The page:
Tuesday, December 27, 2016

Milk Squirts Out of ShiShi Bodai and Beyonce Gets Up Dancing

I’ve a got a new lease on sesshin. Since we have a baby now, Lauren and Calliope leave Tassajara for the sesshins. My teacher suggested this, it’s what she did when she had children living here. It’s great for the three of us. Lauren doesn’t feel isolated out of the schedule, Calliope doesn’t have to interpret all our silent eyes cast down, and I’ve been getting to sit sesshin in whole hearted fashion. I feel young again!

We sat two sesshin this practice period, a 9 day and 7 day Rohatsu. Rohatsu is the celebration of Buddha’s enlightenment and most Zen temples sit from December 1st to December 8th. To think we’re taking our seats with thousands of others all over the world!

Our first 9 day was really “good” for me. It’s hard to talk about sesshin in conventional terms. I think they’re all good, eventually, when time has passed or I hold them as concept, like “Running is good for you” while acknowledging sometimes I have a good run and sometimes I have a bad run, get injured maybe. But the act as a practice always comes up “good.” Or as Suzuki Roshi would avoid the term, “A thing to do.”

Rohatsu was not quite a bad sesshin, but it was rough. The energy in the valley was quite charged. For many students, this was their last Tassajara sesshin and the emotions were raw around that. For some other students it’s a mandatory foray that they might not be up for. Moving into a Zen temple is like becoming a professional athlete; what you used to do for fun you now must do if want to continue sleeping and eating in your current abode. Football players most go through that, like, “Man, I just want to watch some football on Sunday.” I don’t really watch football, except for The Saints, because they need all the support they can get.

For senior staff, Rohatsu can get quite busy as we’re all headed out for vacation during the interim between practice periods. That came up for me. I’m sitting there thinking, “What if the pipes freeze while I’m gone, who will know how to turn off the propane if there’s a fire, and who will equalize the batteries for our solar array?” I had to sign out of zazen and go address those issues. A good storm blew through-a pine apple express- and we got 2.5” of rain or so. In our burn scarred terrain, flash flood warnings were in effect, so I spent a good 10 hours digging out culverts and making water bars. Afterward, cold and wet, I took a shower and passed out at 6pm, missing the last two periods of zazen. I stayed up the night before. That’s a tradition a lot of people observe during rohatsu to reenact Buddha’s night under the Bodhi tree. Usually, I’m just fine- the digging really whooped me.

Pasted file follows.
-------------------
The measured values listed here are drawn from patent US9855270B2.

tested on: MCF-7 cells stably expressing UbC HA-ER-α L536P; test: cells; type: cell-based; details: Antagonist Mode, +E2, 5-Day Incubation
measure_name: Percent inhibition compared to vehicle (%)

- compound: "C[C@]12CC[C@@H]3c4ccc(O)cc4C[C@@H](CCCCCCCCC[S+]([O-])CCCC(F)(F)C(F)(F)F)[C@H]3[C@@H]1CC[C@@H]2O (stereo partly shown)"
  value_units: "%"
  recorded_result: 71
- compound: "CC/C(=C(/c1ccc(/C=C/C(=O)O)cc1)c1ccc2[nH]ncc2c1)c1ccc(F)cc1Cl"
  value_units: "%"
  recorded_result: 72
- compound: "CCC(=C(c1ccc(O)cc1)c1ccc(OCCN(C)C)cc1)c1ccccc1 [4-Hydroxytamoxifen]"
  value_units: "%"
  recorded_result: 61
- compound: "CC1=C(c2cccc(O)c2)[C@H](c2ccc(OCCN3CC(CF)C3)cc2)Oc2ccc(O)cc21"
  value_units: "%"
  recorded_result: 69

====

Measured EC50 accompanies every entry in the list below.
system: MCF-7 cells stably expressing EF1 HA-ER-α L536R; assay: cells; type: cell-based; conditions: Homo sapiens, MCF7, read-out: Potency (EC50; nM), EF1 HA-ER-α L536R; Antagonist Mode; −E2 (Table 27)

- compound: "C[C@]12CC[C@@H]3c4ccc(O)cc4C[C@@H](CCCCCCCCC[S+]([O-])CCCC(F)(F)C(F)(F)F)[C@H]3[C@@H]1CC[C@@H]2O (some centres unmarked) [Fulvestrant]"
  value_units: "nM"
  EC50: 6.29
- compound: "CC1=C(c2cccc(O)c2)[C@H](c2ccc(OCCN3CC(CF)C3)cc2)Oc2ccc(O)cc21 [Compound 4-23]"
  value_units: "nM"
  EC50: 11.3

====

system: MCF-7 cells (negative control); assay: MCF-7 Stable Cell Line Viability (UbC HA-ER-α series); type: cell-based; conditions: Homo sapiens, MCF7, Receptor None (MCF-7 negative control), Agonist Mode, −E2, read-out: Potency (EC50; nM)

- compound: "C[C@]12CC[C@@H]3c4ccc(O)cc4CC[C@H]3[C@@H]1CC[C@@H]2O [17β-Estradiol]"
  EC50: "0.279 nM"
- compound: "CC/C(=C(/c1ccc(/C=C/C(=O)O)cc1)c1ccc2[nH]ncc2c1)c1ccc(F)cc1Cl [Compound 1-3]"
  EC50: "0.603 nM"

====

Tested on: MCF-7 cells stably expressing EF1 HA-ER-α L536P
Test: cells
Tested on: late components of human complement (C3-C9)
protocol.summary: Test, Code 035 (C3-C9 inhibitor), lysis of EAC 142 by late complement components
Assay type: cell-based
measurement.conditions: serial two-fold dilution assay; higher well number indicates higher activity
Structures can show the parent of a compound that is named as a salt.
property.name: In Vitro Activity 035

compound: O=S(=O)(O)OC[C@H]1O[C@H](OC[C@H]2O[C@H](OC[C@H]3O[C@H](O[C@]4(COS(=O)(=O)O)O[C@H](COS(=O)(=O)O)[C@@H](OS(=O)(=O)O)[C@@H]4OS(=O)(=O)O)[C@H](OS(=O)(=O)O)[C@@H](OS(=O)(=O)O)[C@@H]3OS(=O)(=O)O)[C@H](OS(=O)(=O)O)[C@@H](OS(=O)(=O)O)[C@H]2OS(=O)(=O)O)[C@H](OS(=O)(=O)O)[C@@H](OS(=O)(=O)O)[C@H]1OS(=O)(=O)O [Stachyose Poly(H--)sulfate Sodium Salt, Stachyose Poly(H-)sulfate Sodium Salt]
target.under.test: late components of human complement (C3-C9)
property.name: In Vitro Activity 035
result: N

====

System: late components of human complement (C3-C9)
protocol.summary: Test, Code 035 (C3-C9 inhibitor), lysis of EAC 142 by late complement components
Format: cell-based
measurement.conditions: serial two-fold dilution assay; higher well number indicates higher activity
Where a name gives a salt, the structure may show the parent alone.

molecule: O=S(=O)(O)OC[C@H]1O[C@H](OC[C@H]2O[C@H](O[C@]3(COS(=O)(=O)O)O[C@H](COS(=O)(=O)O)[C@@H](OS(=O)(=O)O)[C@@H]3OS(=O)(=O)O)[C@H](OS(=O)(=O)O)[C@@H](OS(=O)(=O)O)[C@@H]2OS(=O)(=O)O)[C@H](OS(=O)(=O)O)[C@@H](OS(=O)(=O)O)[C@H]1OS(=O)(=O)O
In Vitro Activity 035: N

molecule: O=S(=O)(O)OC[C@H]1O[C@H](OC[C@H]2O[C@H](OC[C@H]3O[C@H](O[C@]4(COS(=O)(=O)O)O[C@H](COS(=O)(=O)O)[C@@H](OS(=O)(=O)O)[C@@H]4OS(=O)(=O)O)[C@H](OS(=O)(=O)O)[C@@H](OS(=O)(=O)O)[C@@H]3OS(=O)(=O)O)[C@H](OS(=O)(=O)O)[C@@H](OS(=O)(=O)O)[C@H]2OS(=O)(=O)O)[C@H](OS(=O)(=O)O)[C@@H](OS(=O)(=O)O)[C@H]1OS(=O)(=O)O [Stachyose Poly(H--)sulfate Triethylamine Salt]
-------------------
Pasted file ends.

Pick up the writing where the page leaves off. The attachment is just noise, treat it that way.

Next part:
But the hardest thing was the same hardest thing of my whole practice: What is shikantaza?

Shikantaza is the flagship of our Buddhist practice. Dogen wrote about it a bunch. Here are his instructions in Fukanzazengi, or his Universal Recommendation of Zazen.

But that’s not answering my question, which arises like a deep growl, what is shikantaza? WHAT is shikantaza!?

The night before sesshin I was reading Okamura’s Realizing Genjo Koan and he went on a little tirade, saying shikantaza is not this and not that, but the thing that stuck was, “Shikantaza is not counting our breaths.”

Suzuki Roshi taught both shikantaza and breath counting. Or you might say he didn’t distinguish between them, but I can’t say he said that. I do know he on occasion suggested that students count their breaths and admonished the students when they thought not counting the breaths was better. But I’m not mixed up like that. Here’s what I know: I love counting my breaths and I shudder at the thought of a whole sesshin of not counting my breaths. I also dabble heavily in Shamatha, which, whoa, IS LEARNING MEDITATION! So, inspired by Okamura, on I went determined not to count my breaths.

Mostly, I suffered more than usual. Thoughts that usually sound like distant waves were battering about. It was almost like a classroom where the teacher has left and someone cuts of ShiShiBodai’s head to see if milk will squirt out and Subu tears out her eye and many jeweled peaks start lazer beaming out of the middle of everyone’s forehead. But, there was at least 5 minutes where I thought okay:
Shikantaza
Is the self
Becoming
A student
Of the self
And fantasies
And cravings
Are not
Mistakes
Just
Expressions
It’s okay
It’s okay.
Then enter Beyonce.

Happy Buddha’s Enlightenment, Y’all.


1 comment:

  1. an interesting article by carl bielefeldt on the problems of translating eihei dogen!

    https://web.stanford.edu/group/scbs/sztp3/news/archive/translating_dogen.html

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